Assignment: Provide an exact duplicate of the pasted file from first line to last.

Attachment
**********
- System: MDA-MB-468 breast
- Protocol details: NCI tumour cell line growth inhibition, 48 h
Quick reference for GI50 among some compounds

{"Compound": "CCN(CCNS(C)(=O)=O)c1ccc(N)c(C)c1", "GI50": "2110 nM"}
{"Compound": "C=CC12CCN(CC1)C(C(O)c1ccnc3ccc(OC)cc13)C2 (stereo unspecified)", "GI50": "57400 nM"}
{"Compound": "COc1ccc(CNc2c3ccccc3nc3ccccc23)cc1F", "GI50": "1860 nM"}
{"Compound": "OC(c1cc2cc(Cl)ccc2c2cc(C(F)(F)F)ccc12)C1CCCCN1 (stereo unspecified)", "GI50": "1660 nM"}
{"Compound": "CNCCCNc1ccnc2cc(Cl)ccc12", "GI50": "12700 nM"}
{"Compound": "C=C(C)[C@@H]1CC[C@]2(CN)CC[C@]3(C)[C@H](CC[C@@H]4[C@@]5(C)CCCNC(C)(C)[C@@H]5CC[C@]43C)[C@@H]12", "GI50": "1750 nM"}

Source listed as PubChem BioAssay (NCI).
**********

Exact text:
- System: MDA-MB-468 breast
- Protocol details: NCI tumour cell line growth inhibition, 48 h
Quick reference for GI50 among some compounds

{"Compound": "CCN(CCNS(C)(=O)=O)c1ccc(N)c(C)c1", "GI50": "2110 nM"}
{"Compound": "C=CC12CCN(CC1)C(C(O)c1ccnc3ccc(OC)cc13)C2 (stereo unspecified)", "GI50": "57400 nM"}
{"Compound": "COc1ccc(CNc2c3ccccc3nc3ccccc23)cc1F", "GI50": "1860 nM"}
{"Compound": "OC(c1cc2cc(Cl)ccc2c2cc(C(F)(F)F)ccc12)C1CCCCN1 (stereo unspecified)", "GI50": "1660 nM"}
{"Compound": "CNCCCNc1ccnc2cc(Cl)ccc12", "GI50": "12700 nM"}
{"Compound": "C=C(C)[C@@H]1CC[C@]2(CN)CC[C@]3(C)[C@H](CC[C@@H]4[C@@]5(C)CCCNC(C)(C)[C@@H]5CC[C@]43C)[C@@H]12", "GI50": "1750 nM"}

Source listed as PubChem BioAssay (NCI).